Can The U.S. Compete With China In The Energy Storage Race?

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By Haley Zaremba

Last year Oilprice reported that the energy storage industry was about to explode in China. We wrote that “China is set to become the single biggest energy storage market in the Asia Pacific region by 2024,” citing a Wood Mackenzie report that said China was in the midst of a global energy storage market takeover with “cumulative energy storage capacity projected to skyrocket from 489 megawatts (MW) or 843 megawatt-hours (MWh) in 2017 to 12.5 gigawatts (GW) or 32.1GWh in 2024.”

Wood Mackenzie also said in the same report, however, that the United States was not far behind, and that China and the United States were “set to dominate with over 54% of the market by 2024 shared between them.” And they were right. This week the Financial Times published an article that proclaims: “U.S. solar industry powers ahead as investors back batteries.”

The boom in the energy storage industry is extremely promising for the future of solar power in the United States and around the world, and for decarbonization of the global energy industry as a whole. While solar and wind power are extremely promising as efficient, economically viable and carbon-free forms of energy production, they have a major drawback–they’re variable. Depending on the weather daylight hours to supply essential energy to the grid is too much of a gamble to be able to switch over to wind and solar entirely–unless you can store excess energy and feed it back into the grid when it’s needed.

Now it’s energy storage’s time to shine. “Thanks to a wave of investment, solar farms across the US are increasingly being built with industrial-scale battery packs on site so that noontime surpluses can be stored for release in the evening hours when people come home to switch on lights, appliances and air conditioners,” reports the Financial Times. “Fund managers, power producers, utilities and energy-hungry tech companies are among those making big financial commitments to ‘solar-plus-storage’ projects, introducing a helpful cushion for America’s finely balanced electricity markets and easing the way for a sharp rise in renewable generation.”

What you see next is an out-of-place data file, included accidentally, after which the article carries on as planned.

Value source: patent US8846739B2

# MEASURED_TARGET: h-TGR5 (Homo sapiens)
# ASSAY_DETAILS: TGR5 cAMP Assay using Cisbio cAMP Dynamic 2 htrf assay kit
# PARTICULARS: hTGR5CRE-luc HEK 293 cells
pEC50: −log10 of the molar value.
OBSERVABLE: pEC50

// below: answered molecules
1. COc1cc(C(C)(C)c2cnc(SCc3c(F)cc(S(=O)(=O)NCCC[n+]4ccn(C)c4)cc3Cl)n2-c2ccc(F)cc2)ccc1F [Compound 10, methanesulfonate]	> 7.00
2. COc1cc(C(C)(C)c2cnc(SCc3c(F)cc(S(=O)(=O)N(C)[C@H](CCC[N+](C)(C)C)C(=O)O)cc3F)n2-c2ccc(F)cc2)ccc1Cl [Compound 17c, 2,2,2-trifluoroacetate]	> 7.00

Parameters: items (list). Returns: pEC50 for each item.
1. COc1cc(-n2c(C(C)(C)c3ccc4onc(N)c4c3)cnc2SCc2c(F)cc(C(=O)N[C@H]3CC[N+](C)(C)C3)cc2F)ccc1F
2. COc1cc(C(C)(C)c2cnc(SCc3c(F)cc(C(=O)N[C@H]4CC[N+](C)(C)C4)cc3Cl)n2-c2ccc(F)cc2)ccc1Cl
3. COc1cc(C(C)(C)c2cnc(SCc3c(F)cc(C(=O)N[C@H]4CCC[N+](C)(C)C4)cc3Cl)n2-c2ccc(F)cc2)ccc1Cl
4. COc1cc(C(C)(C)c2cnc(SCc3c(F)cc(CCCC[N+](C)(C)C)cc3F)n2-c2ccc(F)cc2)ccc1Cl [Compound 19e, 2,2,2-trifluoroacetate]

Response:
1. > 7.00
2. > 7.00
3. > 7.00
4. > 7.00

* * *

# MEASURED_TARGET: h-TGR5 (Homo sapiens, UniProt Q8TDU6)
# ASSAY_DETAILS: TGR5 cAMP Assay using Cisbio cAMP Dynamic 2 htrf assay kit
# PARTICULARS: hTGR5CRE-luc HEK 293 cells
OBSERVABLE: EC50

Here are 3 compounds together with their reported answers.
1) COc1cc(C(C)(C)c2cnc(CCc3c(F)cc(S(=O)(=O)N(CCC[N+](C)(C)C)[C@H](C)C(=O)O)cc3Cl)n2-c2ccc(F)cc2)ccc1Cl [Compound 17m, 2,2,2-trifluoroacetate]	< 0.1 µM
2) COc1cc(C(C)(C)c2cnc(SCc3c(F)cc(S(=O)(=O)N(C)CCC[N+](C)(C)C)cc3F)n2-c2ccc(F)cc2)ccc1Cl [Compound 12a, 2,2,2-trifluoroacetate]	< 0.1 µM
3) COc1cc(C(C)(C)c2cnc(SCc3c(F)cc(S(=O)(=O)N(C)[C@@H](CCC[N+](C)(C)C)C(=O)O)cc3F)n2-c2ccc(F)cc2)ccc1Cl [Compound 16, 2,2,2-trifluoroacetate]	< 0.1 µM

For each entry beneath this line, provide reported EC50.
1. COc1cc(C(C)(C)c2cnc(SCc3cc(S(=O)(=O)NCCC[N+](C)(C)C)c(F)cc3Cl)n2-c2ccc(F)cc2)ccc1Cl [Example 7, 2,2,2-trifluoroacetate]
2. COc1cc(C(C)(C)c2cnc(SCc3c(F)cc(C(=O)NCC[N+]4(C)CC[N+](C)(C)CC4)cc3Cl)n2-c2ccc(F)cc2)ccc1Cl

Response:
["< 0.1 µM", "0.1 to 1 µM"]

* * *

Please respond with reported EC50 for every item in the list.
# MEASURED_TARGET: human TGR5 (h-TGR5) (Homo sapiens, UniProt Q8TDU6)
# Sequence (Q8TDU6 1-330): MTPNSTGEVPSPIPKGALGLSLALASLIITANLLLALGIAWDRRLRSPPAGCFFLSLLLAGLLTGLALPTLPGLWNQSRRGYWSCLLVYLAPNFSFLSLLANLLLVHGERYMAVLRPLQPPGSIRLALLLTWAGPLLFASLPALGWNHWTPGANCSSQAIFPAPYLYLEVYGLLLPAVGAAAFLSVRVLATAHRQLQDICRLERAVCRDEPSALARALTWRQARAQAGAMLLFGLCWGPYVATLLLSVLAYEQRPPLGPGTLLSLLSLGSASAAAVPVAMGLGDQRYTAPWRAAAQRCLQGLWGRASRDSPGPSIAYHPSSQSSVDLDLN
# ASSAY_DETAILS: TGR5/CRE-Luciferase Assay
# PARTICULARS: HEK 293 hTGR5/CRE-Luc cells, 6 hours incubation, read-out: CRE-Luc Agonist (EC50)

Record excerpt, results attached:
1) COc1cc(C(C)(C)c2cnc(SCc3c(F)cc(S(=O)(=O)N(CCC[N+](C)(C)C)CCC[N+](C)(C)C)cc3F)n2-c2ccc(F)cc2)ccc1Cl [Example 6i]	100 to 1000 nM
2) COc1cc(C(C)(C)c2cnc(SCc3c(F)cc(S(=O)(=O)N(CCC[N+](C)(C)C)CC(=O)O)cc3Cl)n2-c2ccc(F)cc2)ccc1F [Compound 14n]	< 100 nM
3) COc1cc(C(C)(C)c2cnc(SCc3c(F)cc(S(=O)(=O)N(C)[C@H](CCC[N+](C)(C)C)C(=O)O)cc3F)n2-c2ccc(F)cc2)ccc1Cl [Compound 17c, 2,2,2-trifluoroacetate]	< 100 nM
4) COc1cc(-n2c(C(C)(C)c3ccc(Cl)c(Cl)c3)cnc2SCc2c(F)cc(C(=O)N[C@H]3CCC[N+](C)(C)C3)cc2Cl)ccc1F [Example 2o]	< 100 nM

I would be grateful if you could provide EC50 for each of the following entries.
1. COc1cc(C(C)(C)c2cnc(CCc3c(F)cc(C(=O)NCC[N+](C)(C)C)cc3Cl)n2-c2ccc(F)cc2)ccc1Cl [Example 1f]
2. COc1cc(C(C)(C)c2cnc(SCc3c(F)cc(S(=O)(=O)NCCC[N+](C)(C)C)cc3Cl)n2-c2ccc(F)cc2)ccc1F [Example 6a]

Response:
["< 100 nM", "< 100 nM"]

And that solar storage capacity is set to keep on growing at quite a clip. Thanks to government policy supporting the growth of the sector and a whole lot of new capital, a 100% renewable energy sector is more feasible than ever. Last year an MIT research lab looked into this question: just what would it take for the U.S. to achieve an energy mix with 100 percent renewable energy? The answer was much cheaper energy storage.  The study, entitled “Storage Requirements and Costs of Shaping Renewable Energy Toward Grid Decarbonization“ determined that, long story short, the cost of energy storage will have to dip to just $20 per kilowatt hour (or cheaper) in order for a viable pathway to 100 percent renewable energy in the United States, in other words, about a 90 percent drop in prices as compared to when the study was published in August.

Now it looks like that bright, shining future of cheap energy storage and zero emissions is closer than ever as investors pour money into making the energy storage sector more widespread and efficient than ever before. And some prices are already dropping. The Financial Times writes that this U.S. energy storage boom comes with the backdrop of “a 77 percent decline in solar panel prices and an 87 per cent fall in lithium-ion battery prices over the past decade.”

This could be just the beginning of a solar storage renaissance. Some of the biggest names in the game (think Big Four) are throwing their hats–and dollars–into the ring, and where Google goes, more are sure to follow.

Crude Oil

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